By Re’nesia Mills and Evelin Rivera-Cabral, Staff Writers
Like many in attendance for Ron Stallworth’s presentation at the Centennial Campus Theater, Jacquelyn Gaiters-Jordan, Dean of the Math and English Division, was excited to share her takeaways of the conversation and discuss how the topic of diversity continues to be a work in progress for the institution.
One thing that impacted Gaiters-Jordan during the presentation, was that Stallworth highlighted the idea that society views being the first minority to take on an important role or complete a task as an accomplishment.
“We should be way past the point of seeing being the first black anything as a great accomplishment,” Stallworth said.
When asked how the college has made the change to focus more on diversity, Dean Gaiters-Jordan says that hiring Keith Barns, Executive Director of Diversity, Equity and Inclusion, was “one of the good things that we’ve done.”
“I think that was a tremendously positive step in the right direction,” she said.
For Gaiters-Jordan, her vision for PPCC to be a more diverse community doesn’t stop there.
“We’re off to a good start…we need to be consistent, we need to continue the courageous conversations that we are having, we need to continue to bring people like Mr. Stallworth, we need to continue to equip our instructors to help students in navigating those crucial conversations and mitigating those debates in the classroom. We need to continue to recruit faculty, staff, from all nationalities. We really need to diversify how we look so that all students or more students can see themselves reflected in people who have either imagined, presumed, or have real power,” she said.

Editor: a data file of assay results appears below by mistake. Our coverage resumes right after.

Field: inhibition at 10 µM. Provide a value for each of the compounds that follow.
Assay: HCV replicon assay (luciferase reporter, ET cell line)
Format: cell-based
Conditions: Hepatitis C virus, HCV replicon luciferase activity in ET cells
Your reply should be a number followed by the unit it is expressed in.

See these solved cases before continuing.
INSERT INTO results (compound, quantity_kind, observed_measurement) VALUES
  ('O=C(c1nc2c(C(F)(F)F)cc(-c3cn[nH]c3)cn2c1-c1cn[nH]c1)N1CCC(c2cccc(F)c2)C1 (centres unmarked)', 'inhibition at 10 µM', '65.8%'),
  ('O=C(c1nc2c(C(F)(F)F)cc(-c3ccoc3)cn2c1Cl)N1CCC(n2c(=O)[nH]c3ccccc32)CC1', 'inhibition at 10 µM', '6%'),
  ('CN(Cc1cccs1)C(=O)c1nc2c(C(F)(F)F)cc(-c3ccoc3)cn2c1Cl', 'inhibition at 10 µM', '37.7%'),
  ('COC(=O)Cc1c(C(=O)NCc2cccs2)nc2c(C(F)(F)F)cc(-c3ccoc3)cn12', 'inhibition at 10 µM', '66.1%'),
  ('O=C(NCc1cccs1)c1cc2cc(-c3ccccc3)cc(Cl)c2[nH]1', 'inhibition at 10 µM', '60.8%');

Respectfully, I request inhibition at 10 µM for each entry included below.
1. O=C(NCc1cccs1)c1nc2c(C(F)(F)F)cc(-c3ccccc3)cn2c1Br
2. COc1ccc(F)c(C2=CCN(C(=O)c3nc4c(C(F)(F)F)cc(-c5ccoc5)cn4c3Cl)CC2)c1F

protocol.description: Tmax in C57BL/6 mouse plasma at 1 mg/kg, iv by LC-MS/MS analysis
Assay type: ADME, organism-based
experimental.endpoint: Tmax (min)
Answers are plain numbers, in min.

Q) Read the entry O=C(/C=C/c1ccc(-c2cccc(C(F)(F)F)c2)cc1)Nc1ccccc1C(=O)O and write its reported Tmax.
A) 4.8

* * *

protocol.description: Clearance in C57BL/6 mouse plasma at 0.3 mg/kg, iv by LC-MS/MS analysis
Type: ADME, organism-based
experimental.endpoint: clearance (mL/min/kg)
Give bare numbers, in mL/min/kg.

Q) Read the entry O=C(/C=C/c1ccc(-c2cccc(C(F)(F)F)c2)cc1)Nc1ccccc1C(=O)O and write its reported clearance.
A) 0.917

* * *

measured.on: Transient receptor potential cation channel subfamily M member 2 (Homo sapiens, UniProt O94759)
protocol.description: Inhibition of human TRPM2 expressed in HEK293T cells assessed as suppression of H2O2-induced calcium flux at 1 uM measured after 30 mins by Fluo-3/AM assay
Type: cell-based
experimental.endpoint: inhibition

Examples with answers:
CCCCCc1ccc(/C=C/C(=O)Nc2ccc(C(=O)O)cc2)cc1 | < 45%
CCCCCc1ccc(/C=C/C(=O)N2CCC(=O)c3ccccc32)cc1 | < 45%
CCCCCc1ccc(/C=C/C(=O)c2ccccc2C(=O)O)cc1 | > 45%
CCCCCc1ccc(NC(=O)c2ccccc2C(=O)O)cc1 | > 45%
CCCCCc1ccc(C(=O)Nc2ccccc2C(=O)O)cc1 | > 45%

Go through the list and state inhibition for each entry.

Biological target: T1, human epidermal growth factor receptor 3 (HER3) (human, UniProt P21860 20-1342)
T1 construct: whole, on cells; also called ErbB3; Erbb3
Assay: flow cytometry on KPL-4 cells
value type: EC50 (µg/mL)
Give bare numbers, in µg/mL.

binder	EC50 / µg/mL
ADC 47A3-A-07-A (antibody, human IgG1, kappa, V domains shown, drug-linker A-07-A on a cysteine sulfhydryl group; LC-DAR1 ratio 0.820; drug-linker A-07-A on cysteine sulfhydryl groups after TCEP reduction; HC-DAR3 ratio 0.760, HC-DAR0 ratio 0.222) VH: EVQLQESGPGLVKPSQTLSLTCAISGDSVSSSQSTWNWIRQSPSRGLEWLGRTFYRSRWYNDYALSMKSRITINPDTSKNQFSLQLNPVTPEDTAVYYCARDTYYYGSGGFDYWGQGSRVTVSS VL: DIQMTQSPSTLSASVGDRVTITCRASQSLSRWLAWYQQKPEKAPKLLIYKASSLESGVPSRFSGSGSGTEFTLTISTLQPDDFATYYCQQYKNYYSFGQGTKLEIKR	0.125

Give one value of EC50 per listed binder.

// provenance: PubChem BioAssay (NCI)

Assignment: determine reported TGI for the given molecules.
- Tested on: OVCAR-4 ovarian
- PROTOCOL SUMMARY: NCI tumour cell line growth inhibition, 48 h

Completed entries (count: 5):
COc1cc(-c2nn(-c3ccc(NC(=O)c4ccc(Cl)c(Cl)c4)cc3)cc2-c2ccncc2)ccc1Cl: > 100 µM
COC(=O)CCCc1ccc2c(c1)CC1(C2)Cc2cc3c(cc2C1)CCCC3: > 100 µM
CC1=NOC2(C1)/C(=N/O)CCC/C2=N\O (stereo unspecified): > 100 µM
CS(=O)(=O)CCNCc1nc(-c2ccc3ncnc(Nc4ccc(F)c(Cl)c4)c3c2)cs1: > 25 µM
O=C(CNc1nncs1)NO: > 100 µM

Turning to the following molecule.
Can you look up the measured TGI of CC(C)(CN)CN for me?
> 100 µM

Gaiters-Jordan grew up in Bronwood, Georgia and this made her feel a deeper connection to Stallworth’s story because she lived in the South where white supremacy and racism were the rule.
In 1984, Gaiters-Jordan had an experience which many could not even begin to imagine being a witness to. She was eighteen years old when she and her former boyfriend drove straight through a KKK rally in the middle of the day.
“They were throwing things, screaming racial slurs, and surrounding the vehicle as we drove through. It was a surreal moment. Thinking about it now, it still gives me chills,” she said.
She attributes time and her life experiences as the source to letting go of the “fear” of speaking up. Gaiters-Jordan strongly believes in the importance of speaking up to demonstrate your strength, especially for those who feel silenced in today’s world.
“Just insist on being heard. If you think ‘I should say so and so’ you probably should say it. And don’t be afraid, cause just think what caused me to be able to speak out more and more in different situations. You have to think, what is the alternative. If I don’t say this, then this won’t change, nobody knows that there needs to be a change, and things will keep going the way that they are. Question the ‘if I don’t say this, what are the consequences and does that outweigh the benefit or is it something worth risking saying it?’” she said.
Throughout the eighteen years that Gaiters-Jordan has been working at PPCC, she believes the institution as a whole has done a great job when it comes to hiring staff of different racial backgrounds and providing students with faculty and administration who represent different backgrounds of all kinds.
Gaiters says of the college, “I think Pikes Peak Community College has made significant strides, but I think as an institution overall we still have work to do.”